Last week, the Obama administration further eased economic and financial sanctions against Myanmar, removing some state-owned banks and enterprises from a blacklist. It also lifted some restrictions on trade to ease concerns of US firms about doing business in Myanmar.
More than 100 individuals and groups remain on Washington’s sanctions blacklist for Myanmar, making them radioactive to the international community and barring US banks or companies from making deals with them.
Kerry said the easing of the sanctions was tied to progress made in the democratic process and further easing would not occur under the current constitution, which bars Suu Kyi from becoming president.
The meeting comes days after the US lifted a host of financial and trade embargoes in recognition of dramatic political changes that saw landmark elections sweep Suu Kyi and her party into office after decades of junta rule.
Suu Kyi, the foreign minister, also holds the newly-created position of state counsellor to enable her to steer the government despite a junta-scripted constitution that bars her from the presidency - a role now held by her longtime ally Htin Kyaw.
Myanmar president's office spokesman Zaw Htay said Kerry would only meet Suu Kyi, without giving details of the topics under discussion.
"He will meet the state counsellor, not the president," he told AFP, explaining that Htin Kyaw is yet to return from a summit in Russia.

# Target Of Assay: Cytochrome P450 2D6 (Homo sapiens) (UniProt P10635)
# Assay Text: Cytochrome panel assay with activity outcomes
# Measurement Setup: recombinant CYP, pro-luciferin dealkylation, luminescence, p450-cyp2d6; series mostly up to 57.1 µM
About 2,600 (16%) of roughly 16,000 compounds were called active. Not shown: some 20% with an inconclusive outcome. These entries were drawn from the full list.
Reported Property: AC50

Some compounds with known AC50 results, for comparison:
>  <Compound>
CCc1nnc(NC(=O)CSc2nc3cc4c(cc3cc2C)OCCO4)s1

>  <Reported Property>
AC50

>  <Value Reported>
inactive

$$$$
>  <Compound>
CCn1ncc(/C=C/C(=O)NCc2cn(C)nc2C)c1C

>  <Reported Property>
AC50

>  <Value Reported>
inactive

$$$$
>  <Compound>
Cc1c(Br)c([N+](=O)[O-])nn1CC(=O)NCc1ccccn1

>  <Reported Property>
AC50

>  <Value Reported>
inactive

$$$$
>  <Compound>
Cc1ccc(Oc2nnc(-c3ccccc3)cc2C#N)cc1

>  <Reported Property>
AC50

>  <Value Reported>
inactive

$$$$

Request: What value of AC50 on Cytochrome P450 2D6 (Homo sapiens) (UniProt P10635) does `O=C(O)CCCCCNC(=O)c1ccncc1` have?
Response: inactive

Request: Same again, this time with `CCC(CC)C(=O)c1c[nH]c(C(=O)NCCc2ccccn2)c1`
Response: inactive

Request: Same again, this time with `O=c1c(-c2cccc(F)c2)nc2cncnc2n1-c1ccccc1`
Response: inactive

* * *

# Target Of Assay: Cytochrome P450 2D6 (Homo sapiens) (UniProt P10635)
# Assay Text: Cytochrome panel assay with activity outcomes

According to the US State Department, Kerry's brief trip to Myanmar is to show "support for the new democratically-elected, civilian-led government" as well as to "further democratic and economic reforms".
US President Barack Obama has made two visits to the South-east Asian nation in recent years, seeking to widen engagement with the country as it embarked on a stunning transition towards democracy after half a century under a repressive military government.
Myanmar still faces huge challenges, including decrepit infrastructure, conflicts in resource-rich borderlands, religious tensions and the continued influence of the army and junta-era cronies, who still dominate the economy.
American investment in Myanmar remains relatively small compared to other nations, although some US companies including Coca-Cola and Pepsi, fast food restaurant KFC and carmakers Chevrolet and Ford have already established a sales presence.
Washington rolled back many of its sanctions to reward reforms since the end of outright military rule in 2011, but retains scores of names on its blacklists as it seeks to push further changes and promote human rights.
The latest sanctions rollback further eases constraints on trade.
It opened up all Myanmar banks to American business, while also extending indefinitely permission made in December enabling firms to import through Myanmar's ports and airports - many of which are operated by cronies still on the blacklist.
The US has come under pressure from hardline Buddhists, who have held protests in recent days against the use of the term "Rohingya" to refer to the persecuted Muslim minority in the western state of Rakhine.
Buddhist nationalists label the group "Bengalis" and view them as illegal immigrants from Bangladesh, even though many can trace their roots in Myanmar back generations.
Kerry is due to continue on to Vietnam Sunday, where he will accompany Obama to Hanoi and Ho Chi Minh City for a visit likely to focus on trade, security and human rights.